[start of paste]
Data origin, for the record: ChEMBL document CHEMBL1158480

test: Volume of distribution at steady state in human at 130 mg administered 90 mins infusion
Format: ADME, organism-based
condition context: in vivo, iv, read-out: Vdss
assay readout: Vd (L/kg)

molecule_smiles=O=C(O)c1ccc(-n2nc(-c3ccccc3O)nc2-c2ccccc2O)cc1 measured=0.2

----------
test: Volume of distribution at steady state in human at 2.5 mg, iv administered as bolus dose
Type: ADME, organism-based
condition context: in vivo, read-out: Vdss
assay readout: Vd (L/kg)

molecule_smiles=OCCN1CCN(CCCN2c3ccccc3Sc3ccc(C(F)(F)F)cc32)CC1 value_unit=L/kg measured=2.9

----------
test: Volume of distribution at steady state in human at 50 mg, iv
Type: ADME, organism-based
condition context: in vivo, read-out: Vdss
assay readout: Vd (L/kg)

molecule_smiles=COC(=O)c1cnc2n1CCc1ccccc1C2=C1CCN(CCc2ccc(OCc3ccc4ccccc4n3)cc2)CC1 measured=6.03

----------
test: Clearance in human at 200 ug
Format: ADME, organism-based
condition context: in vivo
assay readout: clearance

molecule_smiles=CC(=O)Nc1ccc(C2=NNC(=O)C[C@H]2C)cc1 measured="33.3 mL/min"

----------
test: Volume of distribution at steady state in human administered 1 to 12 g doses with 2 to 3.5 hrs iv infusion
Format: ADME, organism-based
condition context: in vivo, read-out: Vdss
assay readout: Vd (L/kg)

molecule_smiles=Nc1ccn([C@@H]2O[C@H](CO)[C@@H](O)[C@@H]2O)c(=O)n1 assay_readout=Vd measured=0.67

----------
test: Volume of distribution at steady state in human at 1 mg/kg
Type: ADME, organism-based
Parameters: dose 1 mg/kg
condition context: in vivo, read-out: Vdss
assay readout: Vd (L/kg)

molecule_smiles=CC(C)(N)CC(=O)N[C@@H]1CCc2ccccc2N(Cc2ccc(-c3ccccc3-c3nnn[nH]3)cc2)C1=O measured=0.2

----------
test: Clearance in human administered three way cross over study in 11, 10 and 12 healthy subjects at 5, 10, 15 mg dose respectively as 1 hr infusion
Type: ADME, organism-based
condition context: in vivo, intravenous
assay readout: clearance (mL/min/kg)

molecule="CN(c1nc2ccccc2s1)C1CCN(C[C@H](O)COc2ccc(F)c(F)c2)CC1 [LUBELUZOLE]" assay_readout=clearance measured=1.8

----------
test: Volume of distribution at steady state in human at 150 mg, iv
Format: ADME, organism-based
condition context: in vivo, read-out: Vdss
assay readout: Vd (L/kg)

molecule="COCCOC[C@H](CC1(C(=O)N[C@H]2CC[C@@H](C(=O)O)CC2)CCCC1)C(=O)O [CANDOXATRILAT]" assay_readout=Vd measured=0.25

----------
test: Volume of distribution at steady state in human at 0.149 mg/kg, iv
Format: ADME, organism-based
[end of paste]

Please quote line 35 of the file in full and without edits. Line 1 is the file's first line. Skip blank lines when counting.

condition context: in vivo, read-out: Vdss